Read by Tim Gerard Reynolds
Length: 22 Hrs 37 Min
Quick Thoughts: Theft of Swords managed to be two sides to an intriguing coin, both a light heated traditional fantasy tale, as well as a unique spin on traditional fantasy with surprising depth. Sullivan manages the old hook and spin, getting you in the door, then locking it and laughing evilly once you are trapped inside, ready to tell you a tale you may not have been expecting.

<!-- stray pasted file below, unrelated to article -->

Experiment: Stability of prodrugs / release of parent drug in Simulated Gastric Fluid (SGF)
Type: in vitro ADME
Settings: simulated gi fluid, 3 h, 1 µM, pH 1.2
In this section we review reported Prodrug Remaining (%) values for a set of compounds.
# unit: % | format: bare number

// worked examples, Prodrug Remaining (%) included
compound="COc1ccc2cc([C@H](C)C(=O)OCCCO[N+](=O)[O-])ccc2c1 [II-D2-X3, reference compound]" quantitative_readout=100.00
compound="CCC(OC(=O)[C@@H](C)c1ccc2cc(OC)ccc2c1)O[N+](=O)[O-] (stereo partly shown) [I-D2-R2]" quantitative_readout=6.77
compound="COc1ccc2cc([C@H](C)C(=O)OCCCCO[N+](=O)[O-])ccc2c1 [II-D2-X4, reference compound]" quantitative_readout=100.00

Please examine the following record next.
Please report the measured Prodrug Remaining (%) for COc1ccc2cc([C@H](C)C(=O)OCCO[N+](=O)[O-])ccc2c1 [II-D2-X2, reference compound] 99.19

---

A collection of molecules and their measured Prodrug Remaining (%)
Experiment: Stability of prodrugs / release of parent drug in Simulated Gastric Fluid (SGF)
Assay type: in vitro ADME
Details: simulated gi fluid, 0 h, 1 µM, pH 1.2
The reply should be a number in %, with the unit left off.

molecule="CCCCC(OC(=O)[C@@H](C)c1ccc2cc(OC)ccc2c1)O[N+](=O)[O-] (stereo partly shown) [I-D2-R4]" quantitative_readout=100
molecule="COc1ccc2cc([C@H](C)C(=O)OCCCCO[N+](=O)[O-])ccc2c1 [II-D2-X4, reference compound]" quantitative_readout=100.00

It’s Armchair Audies time *cue cheers* and once again I embark on my journey through the speculative fiction categories. This year, I am starting with the Fantasy Category, and am listening to them in order of length. So up first is the epic fantasy The Theft of Swords by Michael J. Sullivan, the first book in the Riyria Revelations. Last year, one thing I complained about in the Audies Fantasy category was a lack of epic fantasy. In fact, the only titles nominated that was even closely related to epic fantasy was Richard K. Morgan’s The Cold Commands and it was nominated in the Science Fiction category and Walter Moers Rumo & His Miraculous Journey which featured a dog like protagonist, which is far from traditional.. Yet, honestly, I was sort of relieved as well. Epic Fantasies are a huge commitment. They tend to be door stopper novels, in huge series. Now, I don’t mind a 40 -50 hour audiobook, but if I have to listen to 10 40-50 hour audiobooks to get to it, then there’s a problem. I also have to admit, I’m quite picky when it comes to Epic Fantasies. Even though I loved Lord of the Rings, often my mind goes blank when I hear of elves and dwarves and the like. I’m not even sure why. Outside of Tolkien, I never really got into big fat fantasies until The Dark Tower tickled my fantasy fancy, and I discovered Stephen Donaldson and George R. R. Martin, and by this time, the Wheel of Time series was at something like 100,000 pages and 2,000 hours in audio, and I wasn’t going to jump into that mess. So, instead I jumped on the occasional new series, like Rothfuss’ Kingkiller series, and The Lies of Locke Lamora, So, I was quite interested when I saw a real honest to goodness Epic Fantasy had been nominated, and it was the first of a series. Mayhaps I would find another series to enchant me.